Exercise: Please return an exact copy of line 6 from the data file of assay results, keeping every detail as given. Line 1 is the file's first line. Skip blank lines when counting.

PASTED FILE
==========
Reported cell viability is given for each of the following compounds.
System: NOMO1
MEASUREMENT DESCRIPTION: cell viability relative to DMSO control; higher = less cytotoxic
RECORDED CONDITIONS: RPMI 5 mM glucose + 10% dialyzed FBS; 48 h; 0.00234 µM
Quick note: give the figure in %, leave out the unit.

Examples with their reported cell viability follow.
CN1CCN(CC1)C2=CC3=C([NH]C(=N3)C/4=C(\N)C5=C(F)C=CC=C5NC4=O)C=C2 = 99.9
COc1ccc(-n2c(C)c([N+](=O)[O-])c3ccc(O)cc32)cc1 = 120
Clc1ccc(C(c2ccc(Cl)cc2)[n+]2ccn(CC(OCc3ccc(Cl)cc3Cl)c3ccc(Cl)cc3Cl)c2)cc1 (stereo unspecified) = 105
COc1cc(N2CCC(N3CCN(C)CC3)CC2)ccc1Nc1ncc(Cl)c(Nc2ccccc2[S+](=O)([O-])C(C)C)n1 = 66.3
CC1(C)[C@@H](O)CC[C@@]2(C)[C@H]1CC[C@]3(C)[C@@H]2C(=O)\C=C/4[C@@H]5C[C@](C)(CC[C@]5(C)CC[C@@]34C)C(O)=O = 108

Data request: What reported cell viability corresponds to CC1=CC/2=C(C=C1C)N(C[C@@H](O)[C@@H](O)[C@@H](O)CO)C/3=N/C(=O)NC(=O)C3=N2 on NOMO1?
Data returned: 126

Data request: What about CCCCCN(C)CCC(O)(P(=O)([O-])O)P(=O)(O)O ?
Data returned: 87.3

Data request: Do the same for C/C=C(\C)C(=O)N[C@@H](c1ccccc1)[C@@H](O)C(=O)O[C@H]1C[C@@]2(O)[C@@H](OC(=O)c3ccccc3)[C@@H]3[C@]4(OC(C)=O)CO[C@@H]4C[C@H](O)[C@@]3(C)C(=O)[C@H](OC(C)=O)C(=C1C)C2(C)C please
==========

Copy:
Examples with their reported cell viability follow.